2016 is set to be the deadliest year on record for deaths of refugees and migrants crossing the Mediterranean Sea, amid the world’s biggest refugee crisis since World War II.
It’s “the worst we’ve ever seen” even though far fewer people are attempting the dangerous crossing than last year, as William Spindler, spokesman for the U.N.’s refugee agency, told reporters.
“Last year at least 1,015,078 people made the crossing. This year so far, crossings stand at 327,800,” he said.
A total 3,740 people have perished since January in the Mediterranean on the boat journey to Europe.
The high loss of life comes despite a large overall fall this year in the number of people seeking to cross the Mediterranean to Europe, the UN refugee agency UNHCR stated.
This year so far, 327,800 people have undertaken the sea voyage, of whom one in 88 have died, compared to 1 in 269 in 2015 when at least 1,015,078 people made the crossing, according to UNHCR.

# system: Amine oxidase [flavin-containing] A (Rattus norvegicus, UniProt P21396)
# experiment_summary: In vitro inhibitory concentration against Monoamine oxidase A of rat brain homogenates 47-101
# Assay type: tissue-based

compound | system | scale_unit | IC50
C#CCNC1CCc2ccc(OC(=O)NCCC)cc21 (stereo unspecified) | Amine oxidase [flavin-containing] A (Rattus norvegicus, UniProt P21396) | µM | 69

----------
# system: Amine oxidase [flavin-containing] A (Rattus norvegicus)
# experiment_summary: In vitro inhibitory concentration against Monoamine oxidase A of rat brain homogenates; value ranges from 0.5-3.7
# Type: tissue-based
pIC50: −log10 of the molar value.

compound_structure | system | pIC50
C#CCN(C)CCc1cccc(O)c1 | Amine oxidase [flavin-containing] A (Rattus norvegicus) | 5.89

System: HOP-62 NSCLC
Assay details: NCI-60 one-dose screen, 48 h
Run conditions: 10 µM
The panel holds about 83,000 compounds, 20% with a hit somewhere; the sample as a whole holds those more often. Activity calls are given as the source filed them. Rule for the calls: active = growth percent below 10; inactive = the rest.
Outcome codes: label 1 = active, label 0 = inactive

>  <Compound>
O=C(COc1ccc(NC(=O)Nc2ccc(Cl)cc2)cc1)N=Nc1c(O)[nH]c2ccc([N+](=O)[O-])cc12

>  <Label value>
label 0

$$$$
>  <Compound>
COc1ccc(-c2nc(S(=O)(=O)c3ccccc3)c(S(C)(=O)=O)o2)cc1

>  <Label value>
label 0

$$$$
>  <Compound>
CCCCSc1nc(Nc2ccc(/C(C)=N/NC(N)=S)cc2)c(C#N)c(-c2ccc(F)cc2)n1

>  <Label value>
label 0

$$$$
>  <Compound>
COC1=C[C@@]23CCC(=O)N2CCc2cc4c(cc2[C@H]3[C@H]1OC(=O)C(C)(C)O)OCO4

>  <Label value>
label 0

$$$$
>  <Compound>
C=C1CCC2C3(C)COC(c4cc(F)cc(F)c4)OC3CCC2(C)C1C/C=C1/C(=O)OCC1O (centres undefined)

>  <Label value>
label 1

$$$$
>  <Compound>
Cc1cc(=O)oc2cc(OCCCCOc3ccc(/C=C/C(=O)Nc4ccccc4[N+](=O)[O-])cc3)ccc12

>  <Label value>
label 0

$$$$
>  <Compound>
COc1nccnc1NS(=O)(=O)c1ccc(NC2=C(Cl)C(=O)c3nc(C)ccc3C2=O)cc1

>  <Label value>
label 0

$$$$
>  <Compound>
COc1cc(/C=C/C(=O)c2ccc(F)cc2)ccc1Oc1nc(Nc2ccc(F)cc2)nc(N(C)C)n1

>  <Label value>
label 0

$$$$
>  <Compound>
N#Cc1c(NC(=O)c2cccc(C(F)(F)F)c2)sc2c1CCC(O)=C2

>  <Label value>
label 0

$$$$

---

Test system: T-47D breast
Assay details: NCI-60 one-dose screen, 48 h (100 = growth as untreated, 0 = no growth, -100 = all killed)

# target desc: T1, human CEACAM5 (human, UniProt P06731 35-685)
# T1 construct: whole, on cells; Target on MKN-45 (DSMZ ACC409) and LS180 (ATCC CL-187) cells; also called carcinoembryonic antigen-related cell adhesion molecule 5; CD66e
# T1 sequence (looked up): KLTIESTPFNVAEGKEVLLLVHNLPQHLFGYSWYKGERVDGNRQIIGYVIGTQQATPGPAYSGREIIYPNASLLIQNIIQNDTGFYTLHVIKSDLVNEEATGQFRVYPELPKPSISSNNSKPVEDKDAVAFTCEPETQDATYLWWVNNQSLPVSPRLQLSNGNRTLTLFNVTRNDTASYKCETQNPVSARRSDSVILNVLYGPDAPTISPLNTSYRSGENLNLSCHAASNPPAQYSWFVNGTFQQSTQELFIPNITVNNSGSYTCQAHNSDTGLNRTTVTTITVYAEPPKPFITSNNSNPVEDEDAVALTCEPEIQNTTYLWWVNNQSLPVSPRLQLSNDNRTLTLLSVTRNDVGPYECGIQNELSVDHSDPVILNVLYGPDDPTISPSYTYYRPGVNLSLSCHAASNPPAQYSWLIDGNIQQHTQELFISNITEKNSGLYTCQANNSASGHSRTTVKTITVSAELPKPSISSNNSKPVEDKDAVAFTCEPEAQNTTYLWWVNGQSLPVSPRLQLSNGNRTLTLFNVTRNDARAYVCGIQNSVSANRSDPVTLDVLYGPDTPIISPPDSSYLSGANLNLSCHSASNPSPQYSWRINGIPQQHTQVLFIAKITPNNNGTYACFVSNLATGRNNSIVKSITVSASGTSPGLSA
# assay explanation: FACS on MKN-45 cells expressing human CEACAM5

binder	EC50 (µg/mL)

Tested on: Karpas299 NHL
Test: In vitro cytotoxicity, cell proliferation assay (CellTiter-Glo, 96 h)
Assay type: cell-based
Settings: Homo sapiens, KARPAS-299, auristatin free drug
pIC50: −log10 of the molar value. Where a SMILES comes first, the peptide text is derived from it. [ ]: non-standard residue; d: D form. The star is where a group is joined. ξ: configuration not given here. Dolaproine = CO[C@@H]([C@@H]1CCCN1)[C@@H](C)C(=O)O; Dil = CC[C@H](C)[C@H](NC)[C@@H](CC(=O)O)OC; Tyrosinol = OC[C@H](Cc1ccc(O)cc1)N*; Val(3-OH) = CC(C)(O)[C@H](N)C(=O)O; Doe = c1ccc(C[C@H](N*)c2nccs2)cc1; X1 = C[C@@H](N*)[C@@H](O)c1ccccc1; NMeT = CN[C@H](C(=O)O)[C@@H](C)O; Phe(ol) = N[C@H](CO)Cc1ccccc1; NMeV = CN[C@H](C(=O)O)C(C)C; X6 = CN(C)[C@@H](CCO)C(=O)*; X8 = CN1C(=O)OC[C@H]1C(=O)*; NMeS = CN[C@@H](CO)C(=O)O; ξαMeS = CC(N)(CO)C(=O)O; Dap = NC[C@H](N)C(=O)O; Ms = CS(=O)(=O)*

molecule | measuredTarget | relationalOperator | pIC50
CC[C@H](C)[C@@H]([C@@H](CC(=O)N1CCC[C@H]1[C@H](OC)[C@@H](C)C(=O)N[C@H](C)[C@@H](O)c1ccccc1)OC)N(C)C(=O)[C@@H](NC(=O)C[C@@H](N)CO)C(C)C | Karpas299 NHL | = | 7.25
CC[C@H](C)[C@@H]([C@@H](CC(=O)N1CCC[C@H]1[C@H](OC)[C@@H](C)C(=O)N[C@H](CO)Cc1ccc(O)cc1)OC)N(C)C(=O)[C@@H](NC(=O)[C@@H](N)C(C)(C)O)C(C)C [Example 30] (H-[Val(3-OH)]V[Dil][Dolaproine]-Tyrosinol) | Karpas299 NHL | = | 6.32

On the Central Mediterranean route between Libya and Italy the likelihood of dying was even higher, at one death for every 47 arrivals, UNHCR noted.
A surge in crossings to Italy from North Africa, lower-quality, flimsy inflatable rafts used by people-smugglers, crossings attempted in bad weather and mass embarkations lie behind this year’s dramatic leap in fatalities, the agency said.
UNHCR acknowledged “daily” efforts being made by Italy and other countries “often in difficult conditions” to save lives and the need for “continuing and robust search and rescue capacities”
But the agency urged nations to create more channels for migrants and asylum-seekers to enter Europe legally instead risking their lives aboard unsafe people-smuggling boats.